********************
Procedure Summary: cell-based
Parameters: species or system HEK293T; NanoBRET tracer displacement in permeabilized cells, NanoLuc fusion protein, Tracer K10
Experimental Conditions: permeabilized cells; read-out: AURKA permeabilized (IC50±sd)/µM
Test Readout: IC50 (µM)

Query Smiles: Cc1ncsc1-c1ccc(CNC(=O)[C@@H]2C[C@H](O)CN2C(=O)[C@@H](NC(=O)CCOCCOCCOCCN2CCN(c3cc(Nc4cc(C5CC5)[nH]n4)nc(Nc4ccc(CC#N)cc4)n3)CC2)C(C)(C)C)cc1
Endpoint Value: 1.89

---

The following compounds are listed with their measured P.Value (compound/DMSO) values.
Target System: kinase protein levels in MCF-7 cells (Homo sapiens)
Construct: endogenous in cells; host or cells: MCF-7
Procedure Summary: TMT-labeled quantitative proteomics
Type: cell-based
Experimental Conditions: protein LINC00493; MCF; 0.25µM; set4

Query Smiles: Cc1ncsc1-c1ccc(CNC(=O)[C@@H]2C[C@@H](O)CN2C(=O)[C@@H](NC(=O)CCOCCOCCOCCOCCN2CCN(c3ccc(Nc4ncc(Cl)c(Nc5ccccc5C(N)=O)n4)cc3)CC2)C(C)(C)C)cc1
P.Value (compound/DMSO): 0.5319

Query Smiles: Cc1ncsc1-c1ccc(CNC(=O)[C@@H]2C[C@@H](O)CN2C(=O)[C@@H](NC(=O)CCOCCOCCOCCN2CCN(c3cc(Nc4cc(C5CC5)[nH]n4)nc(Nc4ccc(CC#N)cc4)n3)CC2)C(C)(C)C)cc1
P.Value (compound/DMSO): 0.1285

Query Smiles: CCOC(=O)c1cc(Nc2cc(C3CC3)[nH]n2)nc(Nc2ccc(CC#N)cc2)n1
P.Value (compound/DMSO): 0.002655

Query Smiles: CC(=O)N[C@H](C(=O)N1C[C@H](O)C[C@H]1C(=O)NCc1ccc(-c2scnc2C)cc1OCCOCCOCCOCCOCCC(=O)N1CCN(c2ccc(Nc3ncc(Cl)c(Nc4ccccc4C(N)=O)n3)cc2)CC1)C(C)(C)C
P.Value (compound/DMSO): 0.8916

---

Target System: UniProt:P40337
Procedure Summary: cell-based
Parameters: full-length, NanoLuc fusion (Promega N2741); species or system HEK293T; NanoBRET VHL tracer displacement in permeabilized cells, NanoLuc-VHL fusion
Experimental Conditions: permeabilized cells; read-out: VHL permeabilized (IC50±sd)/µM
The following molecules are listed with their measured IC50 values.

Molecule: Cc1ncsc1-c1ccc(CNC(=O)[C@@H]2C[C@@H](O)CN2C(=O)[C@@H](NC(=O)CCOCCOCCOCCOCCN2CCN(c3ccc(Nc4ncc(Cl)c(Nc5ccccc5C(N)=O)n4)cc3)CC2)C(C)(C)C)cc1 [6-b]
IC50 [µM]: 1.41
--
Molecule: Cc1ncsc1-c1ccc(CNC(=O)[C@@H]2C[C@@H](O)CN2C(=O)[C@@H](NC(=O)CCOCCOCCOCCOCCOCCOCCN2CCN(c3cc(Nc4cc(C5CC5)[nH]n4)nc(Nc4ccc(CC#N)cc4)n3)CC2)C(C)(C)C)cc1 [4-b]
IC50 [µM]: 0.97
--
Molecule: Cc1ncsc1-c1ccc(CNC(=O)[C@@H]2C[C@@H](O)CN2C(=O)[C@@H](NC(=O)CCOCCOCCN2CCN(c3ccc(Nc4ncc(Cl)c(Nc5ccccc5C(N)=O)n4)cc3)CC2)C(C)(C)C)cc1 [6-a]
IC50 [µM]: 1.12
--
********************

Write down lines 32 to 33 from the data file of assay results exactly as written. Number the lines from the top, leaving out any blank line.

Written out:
IC50 [µM]: 0.97
--